John Wargo Flurries floated to the ground as my taxi pulled up to the hostel in the Old Town of Stockholm. The facade of the hostel was immaculate and welcoming, unlike other parts of Europe where you truly get what you pay for.

I was stopping over in Sweden to visit my sister who was studying at the University of Stockholm. After a brief stay with her, my itinerary would take me through Finland and the Netherlands all the way down to the boot of Italy where I would catch a plane back to the states. I was pleased that I was able to fit all I needed (or so I thought) in my masterly arranged backpack, a skill inherited from my father.

My room in the hostel was just as expected, simple and efficient, something any Volvo owner would be proud of, with a shared bathroom down the hall. After my red-eye flight I was looking forward to a shower then meeting my sister for lunch. The first thing I looked for was my pair of flip-flops, and my heart dropped. In my mind I could see them sitting on my bedroom floor, across five thousand miles of Atlantic chop. Any (hygienic) college freshman values the flip flop. In the dorms, where 60-70 students share the same 10 showers, the flip flop offers protection from fungi, mycosis, athlete’s foot and any other sort of creepy-crawly hitchhikers that live in bathroom tile city. But I was in Sweden, one of the cleanest countries in Europe. The hostel was tidy and the bathroom looked better than the ones in my college dorm, so it must be okay to go sans flop, right? Wrong. I ended up paying the price in the form of a tag-along all the way to Rome, and he was no “fun-guy.”

Toenail fungus, known by physicians as onychomycosis, will affect 50% of Americans by the age of 70. Fungus infections occur when microscopic fungi gain entry through a small break or abrasion in the nail, then grow and spread in the warm, moist environment inside your socks and shoes. Symptoms of toenail fungus include swelling, yellowing, crumbling of the nail, streaks or spots down the side of the nail, and even complete loss of the nail. It is very difficult to cure so prevention is ideal. It helps to wear protective shoes or sandals in public showers, pool areas and gyms, and to avoid borrowing shoes or sharing socks or towels. Keep your feet dry as much as possible and change socks on a daily basis.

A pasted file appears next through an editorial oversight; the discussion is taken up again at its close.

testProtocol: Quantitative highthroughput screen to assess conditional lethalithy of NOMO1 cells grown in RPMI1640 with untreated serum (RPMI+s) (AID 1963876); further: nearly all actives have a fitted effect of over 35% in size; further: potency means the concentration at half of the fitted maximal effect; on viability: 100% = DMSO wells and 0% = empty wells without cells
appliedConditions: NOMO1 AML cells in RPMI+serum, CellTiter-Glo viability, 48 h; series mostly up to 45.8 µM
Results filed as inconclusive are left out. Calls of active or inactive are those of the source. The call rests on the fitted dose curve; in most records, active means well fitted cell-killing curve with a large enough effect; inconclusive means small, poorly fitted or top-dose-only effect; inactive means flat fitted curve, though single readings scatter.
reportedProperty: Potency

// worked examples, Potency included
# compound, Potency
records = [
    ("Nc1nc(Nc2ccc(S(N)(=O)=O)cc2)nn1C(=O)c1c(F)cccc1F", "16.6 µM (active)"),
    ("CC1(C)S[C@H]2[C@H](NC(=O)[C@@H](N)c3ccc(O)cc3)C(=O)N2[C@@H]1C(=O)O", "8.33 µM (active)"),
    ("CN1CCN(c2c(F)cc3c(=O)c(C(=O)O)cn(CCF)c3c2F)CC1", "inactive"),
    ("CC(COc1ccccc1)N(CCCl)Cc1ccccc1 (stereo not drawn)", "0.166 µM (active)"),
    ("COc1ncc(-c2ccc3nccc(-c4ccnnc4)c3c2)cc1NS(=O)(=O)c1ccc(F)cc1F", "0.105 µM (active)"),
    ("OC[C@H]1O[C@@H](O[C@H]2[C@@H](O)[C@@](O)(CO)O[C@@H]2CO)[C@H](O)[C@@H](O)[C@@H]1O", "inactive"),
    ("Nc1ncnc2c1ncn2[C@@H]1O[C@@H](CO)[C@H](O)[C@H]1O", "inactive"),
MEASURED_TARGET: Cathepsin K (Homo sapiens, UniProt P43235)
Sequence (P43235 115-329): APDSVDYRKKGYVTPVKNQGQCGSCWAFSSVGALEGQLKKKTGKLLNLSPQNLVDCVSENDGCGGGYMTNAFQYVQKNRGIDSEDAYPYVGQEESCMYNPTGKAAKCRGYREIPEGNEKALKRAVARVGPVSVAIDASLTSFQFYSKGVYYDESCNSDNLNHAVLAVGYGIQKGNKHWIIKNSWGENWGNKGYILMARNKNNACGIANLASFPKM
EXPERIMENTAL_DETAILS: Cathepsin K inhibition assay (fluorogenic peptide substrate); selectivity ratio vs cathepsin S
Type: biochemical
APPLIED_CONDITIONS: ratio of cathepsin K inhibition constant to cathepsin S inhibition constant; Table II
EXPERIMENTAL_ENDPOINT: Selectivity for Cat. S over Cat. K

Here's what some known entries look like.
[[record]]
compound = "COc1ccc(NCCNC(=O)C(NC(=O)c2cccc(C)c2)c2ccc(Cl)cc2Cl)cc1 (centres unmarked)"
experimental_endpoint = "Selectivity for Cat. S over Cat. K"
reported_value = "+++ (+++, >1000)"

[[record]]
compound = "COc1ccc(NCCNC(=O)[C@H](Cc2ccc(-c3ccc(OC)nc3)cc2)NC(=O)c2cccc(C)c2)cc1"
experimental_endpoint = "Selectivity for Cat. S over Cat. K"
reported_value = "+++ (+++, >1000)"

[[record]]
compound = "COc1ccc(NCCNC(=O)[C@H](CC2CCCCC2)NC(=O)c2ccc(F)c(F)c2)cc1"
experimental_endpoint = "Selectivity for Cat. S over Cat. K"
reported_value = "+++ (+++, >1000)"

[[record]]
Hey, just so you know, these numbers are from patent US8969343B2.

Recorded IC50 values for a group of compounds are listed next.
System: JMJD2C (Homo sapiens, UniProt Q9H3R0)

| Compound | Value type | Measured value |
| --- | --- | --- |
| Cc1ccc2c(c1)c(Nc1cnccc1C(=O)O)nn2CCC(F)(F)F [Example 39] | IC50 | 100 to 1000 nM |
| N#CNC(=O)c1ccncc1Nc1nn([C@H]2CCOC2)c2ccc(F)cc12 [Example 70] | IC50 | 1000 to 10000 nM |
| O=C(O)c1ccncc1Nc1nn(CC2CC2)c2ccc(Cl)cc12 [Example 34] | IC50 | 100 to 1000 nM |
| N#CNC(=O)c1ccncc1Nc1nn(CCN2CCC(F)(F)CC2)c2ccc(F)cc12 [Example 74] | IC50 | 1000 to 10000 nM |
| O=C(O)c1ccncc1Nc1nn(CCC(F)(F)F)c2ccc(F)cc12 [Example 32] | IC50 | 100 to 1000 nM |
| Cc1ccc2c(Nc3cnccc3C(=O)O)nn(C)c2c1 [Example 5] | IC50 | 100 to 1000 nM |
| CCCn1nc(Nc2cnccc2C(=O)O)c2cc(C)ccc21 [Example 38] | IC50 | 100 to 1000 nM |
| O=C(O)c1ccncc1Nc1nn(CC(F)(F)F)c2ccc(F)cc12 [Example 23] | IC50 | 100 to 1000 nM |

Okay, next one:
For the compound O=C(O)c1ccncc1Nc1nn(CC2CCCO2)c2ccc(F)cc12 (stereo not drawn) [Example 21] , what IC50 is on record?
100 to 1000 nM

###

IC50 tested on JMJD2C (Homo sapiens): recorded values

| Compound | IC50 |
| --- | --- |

If you do develop a fungus, see a doctor.  You will want to be very clear about your symptoms, especially if you are in a foreign country. The common terms that we use in America don’t always translate well in other languages. For example, “athlete’s foot” in Italian is “il piede d’atleta”, but that won’t mean anything to a doctor; the medically correct translation is “infezione micotica.”  Once your condition is diagnosed, expect some common treatments such as trimming or filing affected areas and in severe cases, oral anti-fungal medication.

In conclusion, don’t let foot fungi uproot your travel plans. As inconvenient and unsightly as it is, fungi are easy to prevent — just think cleanliness. Also, don’t forget your flip flops, anytime you pack for a trip!


About The Author

John Wargo is a guest contributor to Healthy Travel Blog and a full time employee of HTH Worldwide. He hails from Philadelphia where he enjoys a slew of awesome activities including intramural kickball. His travel experience includes most of Europe, as far as Istanbul. During his college career he also attended the University of Valencia in Spain for two semesters. He received a Bachelor of Arts in Communication from Denison University in Granville, Ohio and hopes one day to be a contestant on the Price is Right.


  1. I don’t walk around hotel/motel rooms or the street in bare feet just for the reasons you discuss. Flip flops are an easy way to fudge on the safe side.

  2. Wearing flip flops at the bathroom is one way to prevent acquiring germs from the tiles or floor.Thanks for the clear explanation you have here.I will always have my flip flops at my backpack.

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